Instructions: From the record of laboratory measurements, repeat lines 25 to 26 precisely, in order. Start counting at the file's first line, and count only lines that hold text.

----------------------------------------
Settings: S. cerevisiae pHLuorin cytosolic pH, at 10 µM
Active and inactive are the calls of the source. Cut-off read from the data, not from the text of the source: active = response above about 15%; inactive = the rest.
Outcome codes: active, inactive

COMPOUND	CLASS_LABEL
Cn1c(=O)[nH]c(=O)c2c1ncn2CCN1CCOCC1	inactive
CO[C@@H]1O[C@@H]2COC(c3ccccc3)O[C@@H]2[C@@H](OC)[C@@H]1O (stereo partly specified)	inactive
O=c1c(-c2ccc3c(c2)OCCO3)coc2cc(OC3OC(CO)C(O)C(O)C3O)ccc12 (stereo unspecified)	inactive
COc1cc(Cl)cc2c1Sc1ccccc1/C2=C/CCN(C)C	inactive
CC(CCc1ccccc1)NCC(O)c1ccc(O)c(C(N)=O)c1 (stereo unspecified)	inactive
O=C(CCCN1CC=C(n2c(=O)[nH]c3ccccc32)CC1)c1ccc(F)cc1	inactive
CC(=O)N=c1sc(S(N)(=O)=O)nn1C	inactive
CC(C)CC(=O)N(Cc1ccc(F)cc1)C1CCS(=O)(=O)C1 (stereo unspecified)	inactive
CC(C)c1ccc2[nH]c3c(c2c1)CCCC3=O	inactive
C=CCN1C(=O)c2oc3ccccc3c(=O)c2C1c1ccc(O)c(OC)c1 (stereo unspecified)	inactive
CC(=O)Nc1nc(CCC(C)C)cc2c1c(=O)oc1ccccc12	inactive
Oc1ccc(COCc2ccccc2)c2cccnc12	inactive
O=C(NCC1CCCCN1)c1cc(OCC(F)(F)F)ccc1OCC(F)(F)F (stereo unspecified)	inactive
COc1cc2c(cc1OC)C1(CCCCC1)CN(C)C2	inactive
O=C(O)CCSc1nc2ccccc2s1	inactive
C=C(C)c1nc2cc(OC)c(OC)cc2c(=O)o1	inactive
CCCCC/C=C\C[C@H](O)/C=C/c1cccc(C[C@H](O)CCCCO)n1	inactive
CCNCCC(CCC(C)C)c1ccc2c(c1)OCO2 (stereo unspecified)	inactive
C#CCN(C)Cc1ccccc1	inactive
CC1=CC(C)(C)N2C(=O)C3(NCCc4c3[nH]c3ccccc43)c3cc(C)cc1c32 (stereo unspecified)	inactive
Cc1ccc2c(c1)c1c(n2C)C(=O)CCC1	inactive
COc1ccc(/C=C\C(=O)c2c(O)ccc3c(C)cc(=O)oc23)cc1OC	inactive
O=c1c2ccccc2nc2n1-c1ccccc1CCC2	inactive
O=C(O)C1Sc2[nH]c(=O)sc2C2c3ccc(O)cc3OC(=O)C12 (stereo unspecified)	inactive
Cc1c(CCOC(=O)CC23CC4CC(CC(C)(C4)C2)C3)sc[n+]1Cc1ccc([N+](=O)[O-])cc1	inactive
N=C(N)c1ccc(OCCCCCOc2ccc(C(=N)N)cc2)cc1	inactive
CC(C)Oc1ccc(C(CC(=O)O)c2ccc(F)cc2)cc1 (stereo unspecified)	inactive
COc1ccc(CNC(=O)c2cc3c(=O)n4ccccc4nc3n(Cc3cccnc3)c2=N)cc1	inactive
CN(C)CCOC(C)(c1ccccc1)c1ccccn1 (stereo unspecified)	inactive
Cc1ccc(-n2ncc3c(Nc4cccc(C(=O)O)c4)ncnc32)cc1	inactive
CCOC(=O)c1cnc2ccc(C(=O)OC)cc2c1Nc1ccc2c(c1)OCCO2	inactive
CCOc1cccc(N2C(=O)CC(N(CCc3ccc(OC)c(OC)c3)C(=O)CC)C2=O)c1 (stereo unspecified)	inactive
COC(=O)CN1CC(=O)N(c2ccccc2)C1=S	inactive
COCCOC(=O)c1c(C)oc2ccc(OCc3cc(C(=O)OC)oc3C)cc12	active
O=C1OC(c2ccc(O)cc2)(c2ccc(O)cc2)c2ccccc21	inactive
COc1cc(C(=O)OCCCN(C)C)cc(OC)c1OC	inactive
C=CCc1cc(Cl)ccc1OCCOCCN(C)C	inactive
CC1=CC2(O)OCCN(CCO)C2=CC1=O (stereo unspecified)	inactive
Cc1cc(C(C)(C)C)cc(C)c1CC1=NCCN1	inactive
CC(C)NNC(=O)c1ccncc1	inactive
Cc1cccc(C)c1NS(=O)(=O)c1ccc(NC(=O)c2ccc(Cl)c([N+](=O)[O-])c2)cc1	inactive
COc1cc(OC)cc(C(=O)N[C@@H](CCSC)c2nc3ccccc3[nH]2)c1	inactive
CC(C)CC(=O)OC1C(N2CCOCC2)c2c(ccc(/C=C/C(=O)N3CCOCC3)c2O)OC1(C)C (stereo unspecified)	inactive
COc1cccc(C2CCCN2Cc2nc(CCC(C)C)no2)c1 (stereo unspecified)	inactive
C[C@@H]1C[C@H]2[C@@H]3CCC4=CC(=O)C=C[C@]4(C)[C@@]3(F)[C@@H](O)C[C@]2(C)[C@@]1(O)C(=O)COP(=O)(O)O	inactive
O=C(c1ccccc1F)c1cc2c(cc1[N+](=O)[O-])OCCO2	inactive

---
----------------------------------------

Cc1ccc2c(c1)c1c(n2C)C(=O)CCC1	inactive
COc1ccc(/C=C\C(=O)c2c(O)ccc3c(C)cc(=O)oc23)cc1OC	inactive